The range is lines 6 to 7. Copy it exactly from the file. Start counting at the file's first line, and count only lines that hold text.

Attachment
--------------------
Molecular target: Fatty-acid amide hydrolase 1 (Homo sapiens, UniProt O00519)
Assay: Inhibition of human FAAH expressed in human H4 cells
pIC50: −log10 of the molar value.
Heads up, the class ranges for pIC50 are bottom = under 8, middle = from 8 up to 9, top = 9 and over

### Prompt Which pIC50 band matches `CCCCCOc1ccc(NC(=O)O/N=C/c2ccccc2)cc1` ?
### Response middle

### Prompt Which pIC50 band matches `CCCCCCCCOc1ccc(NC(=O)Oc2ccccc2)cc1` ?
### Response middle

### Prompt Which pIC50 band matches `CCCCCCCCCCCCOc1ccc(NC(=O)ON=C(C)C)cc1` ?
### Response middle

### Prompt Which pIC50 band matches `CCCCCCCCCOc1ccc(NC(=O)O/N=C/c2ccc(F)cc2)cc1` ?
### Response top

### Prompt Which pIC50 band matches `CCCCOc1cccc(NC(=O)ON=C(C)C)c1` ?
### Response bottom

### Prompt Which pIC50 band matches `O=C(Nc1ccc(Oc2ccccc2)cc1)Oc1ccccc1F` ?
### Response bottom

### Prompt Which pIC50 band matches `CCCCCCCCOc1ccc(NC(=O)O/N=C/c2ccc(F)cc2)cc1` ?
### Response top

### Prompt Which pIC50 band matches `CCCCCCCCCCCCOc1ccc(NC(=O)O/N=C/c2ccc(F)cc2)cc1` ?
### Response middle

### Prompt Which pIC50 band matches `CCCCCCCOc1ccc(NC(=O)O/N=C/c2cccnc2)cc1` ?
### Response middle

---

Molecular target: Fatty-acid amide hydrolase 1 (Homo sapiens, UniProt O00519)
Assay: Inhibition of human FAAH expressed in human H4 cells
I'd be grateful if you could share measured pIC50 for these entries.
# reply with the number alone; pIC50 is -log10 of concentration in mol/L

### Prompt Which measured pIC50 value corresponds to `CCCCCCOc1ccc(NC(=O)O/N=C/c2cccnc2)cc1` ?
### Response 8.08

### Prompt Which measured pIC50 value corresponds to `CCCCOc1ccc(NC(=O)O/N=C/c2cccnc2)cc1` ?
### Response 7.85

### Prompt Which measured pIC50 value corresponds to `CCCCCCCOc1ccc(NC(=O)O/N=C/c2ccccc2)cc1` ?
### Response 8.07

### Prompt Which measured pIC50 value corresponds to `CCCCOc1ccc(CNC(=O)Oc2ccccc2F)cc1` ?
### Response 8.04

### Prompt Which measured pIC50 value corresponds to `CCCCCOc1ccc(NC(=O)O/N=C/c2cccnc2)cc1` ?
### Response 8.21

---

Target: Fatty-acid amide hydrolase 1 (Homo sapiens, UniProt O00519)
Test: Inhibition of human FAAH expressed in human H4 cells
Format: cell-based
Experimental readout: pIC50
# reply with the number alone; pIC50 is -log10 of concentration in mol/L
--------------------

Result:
### Response middle

### Prompt Which pIC50 band matches `CCCCCCCCOc1ccc(NC(=O)Oc2ccccc2)cc1` ?